In the early nineties Brown and his band (including wife Tanya Rae) relocated to Texas to the active Austin music scene and landed a weekly gig at the Continental club. Having worked as a sideman for many of the Austin-based acts over the years, Junior was already well familiar with the town. His unique and entertaining combination of singing, songwriting, instrumental and production skills led to a seven record deal with Curb Records that began with “Twelve Shades of Brown” in 1993. He later released two albums on the TelArc label. There were several Grammy nods, a CMA (Country Music Association) award for “My Wife Thinks You’re Dead”, movie and repeated TV appearances like Letterman, Conan, Saturday Night Live, Austin City Limits, SpongeBob, X Files, Dukes of Hazzard, Me Myself and Irene, Tresspass, Still Breathing, Blue Collar Comedy Tour 1 and 2, and more recently, Better Call Saul. And there were the Ad Campaigns; The Gap, Lee Jeans and Lipton Tea. As Junior became more well known, he began to collaborate on projects with some of his heroes. These include a duet with Ralph Stanley for which Junior received a Bluegrass Music Association Award (IBMA), a duet and video with Hank Thompson, as well as duets with video and record collaborations with the Beach Boys, George Jones, Leon McAuliffe, Ray Price, Leona Williams, Lynn Morris, Lloyd Green and Doc Watson. He even played guitar for Bob Wills’ Texas Playboys in a radio commercial.

Junior is currently finishing up recording on his latest album, “The American Original”. Release date is slated for mid-summer 2016. Junior’s performance on the promotional song, “Better Call Saul” was recorded and released both as a video on AMC as well as a flexible 33 1/3rd vinyl record included in the show’s box set from Season One. Junior, Tanya Rae and the band continue to tear up the highways and no doubt will be appearing in concert near you one of these days. Seeing Junior live is a definite must, so GUIT WITH IT ’cause he’s THE AMERICAN ORIGINAL!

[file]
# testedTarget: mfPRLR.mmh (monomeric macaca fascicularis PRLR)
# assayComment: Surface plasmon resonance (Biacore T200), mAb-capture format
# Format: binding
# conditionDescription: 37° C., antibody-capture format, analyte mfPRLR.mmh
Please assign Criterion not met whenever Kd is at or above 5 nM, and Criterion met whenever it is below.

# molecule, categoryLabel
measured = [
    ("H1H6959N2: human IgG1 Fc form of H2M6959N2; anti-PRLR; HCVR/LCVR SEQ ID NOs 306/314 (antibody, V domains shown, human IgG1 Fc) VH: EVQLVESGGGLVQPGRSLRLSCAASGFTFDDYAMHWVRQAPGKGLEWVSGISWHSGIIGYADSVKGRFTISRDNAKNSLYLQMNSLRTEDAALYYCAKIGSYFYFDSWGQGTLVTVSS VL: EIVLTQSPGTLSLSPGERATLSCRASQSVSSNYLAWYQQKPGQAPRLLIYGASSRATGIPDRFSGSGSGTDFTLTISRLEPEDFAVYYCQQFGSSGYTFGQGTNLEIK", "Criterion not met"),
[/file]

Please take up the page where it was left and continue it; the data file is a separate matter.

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Bill Kirchen & Austin De Lone

Sat, October 29 / 7 PM

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CD release tour for “Transatlanticana” on Red House Records

Grammy nominated guitarist, singer and songwriter Bill Kirchen is one of the fortunate few who can step onto any stage, play those trademark licks that drove his seminal Commander Cody classic Hot Rod Lincoln into the Top Ten, and elicit instant recognition for a career that has spanned over 40 years and includes guitar work with Nick Lowe, Emmylou Harris, Doug Sahm, Elvis Costello and many more. 

Named “A Titan of the Telecaster” by Guitar Player Magazine, he celebrates an American musical tradition where rock 'n' roll and country music draws upon its origins in blues and bluegrass, Western swing from Texas and California honky-tonk.

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Ruby and the Rogues

Sat, October 29 / 930 PM

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Singer/songwriter/guitarist, Ruby Rendrag, was born at Ochsner to a Houma Indian Mother and a banjo playing, West Virginian Father. 

Ruby has been a part of the New Orleans music scene for 15 years performing as a solo artist and as a side woman with many local acts. She lives a life immersed in music. 

As manager of Music Shed Studios, she helps local, national and international artists plan and execute their recording projects. 

She infuses Ruby & The Rogues with lyrical immediacy, a percussive guitar style and her bluegrass-Led Zeppelin-80’s underground influences.

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Open Mic

Mon, October 31 / 630 PM

Enjoy folk, country and acoustic renditions by performers that spent their afternoon in classes at Rice or a long day at the office.

Although less common, other performers such as comedians, poets, jugglers and mimes are also welcome.  -

Sign up at 6pm. Music begins at 6:30

No Cover.